While I was staring back at Dr. Nelson, another botanist showed up.  Laurie asked why I was standing on the table.  When I explained, she chuckled and kindly posed for a photo.

Thursday, July 16, 2015

Beautiful Stones & Battered Relics

"what rolled pebbles are to the Geologist—Battered relics of past ages often containing within them indelible records capable of intelligible interpretation" (John Herschel to Charles Lyell, 18361) 
Three years ago, I walked up a desert wash in Utah that was littered with beautiful multicolored stones – hard igneous and metamorphic rocks worn smooth.  They seemed out-of-place in a land of soft red sandstone, and in a sense they were.  For their birthplace had disappeared long ago – a mountain range now gone.  Their enchanting ghost-like presence was irresistible.

Those stones have been in the back of my mind ever since.  I’ve wanted to visit their vanished source, the ghostly range.  Last May I finally did.  It was gone of course, but I stood on the remains of its slopes, and marveled at how we can conjure up the distant past from battered stones.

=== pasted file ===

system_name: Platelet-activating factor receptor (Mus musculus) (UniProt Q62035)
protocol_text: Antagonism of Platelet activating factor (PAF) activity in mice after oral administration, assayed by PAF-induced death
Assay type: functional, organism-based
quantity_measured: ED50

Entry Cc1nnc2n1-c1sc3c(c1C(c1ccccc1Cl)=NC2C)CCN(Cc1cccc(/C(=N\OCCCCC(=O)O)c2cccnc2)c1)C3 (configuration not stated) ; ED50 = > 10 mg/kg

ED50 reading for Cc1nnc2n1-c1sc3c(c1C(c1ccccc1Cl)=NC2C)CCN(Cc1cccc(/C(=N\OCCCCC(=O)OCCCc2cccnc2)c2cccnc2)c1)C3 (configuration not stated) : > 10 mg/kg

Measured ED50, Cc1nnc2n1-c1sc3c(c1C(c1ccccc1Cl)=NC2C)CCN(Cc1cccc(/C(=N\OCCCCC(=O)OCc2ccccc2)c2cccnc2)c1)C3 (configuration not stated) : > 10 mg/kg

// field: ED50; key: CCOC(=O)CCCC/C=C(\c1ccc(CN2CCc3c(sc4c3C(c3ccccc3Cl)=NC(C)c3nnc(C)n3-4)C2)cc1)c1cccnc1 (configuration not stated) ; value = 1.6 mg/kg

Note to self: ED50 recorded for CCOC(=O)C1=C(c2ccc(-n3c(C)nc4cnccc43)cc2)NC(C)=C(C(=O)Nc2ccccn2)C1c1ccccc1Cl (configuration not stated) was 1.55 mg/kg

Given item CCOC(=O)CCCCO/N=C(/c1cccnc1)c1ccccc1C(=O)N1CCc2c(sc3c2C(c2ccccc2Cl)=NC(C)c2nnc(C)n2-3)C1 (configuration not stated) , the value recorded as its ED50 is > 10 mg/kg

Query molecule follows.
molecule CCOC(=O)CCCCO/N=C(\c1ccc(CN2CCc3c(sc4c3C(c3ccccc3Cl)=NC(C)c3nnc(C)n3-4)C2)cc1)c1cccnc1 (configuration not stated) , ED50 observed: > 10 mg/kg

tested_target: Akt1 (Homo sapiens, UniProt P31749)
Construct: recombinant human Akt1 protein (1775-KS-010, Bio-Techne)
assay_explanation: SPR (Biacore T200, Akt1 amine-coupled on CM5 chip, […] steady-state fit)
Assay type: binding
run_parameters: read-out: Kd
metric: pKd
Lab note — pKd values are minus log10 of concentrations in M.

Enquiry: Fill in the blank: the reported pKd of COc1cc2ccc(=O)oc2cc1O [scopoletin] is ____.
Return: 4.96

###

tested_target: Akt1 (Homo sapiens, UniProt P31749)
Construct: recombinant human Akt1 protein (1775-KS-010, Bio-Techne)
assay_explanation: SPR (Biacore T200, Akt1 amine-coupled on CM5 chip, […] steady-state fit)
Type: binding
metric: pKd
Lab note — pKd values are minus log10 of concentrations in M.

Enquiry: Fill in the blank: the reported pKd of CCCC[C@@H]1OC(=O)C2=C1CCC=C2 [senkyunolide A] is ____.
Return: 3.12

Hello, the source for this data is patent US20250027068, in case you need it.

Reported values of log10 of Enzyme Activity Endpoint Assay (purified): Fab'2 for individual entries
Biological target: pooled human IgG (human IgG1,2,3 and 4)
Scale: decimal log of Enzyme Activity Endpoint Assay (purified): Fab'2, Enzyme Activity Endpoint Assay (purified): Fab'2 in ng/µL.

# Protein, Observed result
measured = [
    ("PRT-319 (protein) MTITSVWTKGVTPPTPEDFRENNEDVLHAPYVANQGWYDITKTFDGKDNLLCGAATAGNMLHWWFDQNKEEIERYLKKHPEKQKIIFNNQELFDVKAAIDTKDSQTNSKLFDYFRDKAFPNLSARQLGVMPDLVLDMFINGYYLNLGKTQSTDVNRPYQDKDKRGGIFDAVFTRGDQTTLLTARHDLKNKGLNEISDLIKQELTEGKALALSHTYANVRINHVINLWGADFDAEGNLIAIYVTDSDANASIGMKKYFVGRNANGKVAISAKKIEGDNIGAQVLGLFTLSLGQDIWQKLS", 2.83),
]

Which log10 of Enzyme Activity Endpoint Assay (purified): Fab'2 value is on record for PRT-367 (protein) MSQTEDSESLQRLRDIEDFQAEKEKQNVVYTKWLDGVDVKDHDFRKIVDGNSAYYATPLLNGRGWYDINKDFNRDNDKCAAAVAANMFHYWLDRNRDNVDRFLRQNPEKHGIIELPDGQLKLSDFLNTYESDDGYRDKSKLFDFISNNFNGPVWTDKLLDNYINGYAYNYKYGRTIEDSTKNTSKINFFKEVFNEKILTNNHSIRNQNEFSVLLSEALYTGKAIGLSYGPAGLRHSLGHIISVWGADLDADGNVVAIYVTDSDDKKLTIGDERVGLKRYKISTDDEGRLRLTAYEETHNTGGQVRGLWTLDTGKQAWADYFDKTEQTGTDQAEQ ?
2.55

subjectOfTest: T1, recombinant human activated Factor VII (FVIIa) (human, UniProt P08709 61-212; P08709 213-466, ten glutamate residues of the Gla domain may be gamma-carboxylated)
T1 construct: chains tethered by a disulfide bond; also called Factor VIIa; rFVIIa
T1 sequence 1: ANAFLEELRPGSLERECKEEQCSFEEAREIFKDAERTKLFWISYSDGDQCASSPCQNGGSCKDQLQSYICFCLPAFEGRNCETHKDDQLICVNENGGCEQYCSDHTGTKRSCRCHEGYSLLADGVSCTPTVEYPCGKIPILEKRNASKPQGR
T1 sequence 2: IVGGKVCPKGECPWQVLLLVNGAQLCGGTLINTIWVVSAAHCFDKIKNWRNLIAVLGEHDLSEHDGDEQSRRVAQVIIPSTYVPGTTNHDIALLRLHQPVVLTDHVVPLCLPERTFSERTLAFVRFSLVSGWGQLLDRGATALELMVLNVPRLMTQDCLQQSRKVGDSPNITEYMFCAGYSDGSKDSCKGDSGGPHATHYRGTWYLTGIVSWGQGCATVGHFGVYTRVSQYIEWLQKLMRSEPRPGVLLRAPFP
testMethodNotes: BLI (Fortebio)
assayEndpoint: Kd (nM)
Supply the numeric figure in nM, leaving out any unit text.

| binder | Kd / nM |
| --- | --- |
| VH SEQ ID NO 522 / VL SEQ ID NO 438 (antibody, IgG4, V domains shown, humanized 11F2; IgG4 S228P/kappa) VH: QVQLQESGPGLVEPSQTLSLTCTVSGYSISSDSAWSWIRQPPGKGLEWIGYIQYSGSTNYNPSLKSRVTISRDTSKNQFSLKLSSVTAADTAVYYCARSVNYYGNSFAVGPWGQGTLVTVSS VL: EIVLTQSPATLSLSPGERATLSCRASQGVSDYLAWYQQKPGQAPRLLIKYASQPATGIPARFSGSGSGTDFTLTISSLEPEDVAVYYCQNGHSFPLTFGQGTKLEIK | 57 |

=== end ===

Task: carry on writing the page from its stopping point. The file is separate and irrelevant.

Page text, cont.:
Standing on an ancient alluvial fan.

The hard smooth stones I found in the wash and the surrounding soft red rocks all belong to the Cutler Formation.  Pinnacles, balanced rocks, sculpted ridges, and the like are often called “rock formations,” but geologists use the term more formally.
“A formation is a rock unit that is distinctive enough in appearance that a geologic mapper can tell it apart from the surrounding rock layers.  It must also be thick enough and extensive enough to plot on a map.” (Utah Geological Survey)
Geologist is on right.
Rocks of the Cutler Formation are sedimentary – made of debris deposited roughly 300 million years ago, during the early Permian Period.  When I traveled from the southeastern corner of Utah to western Colorado last spring, I watched the Cutler change – from mudstones to sandstones to conglomerates. This diversity is revealing.  It’s how we discern a mountain range that’s been gone for at least 150 million years.

These rocks are Herschel’s “battered relics” with “indelible records capable of intelligible interpretation.”  But to interpret them intelligently, geologists must determine the grain size of their sediments:
Classification of grains by size (source of values).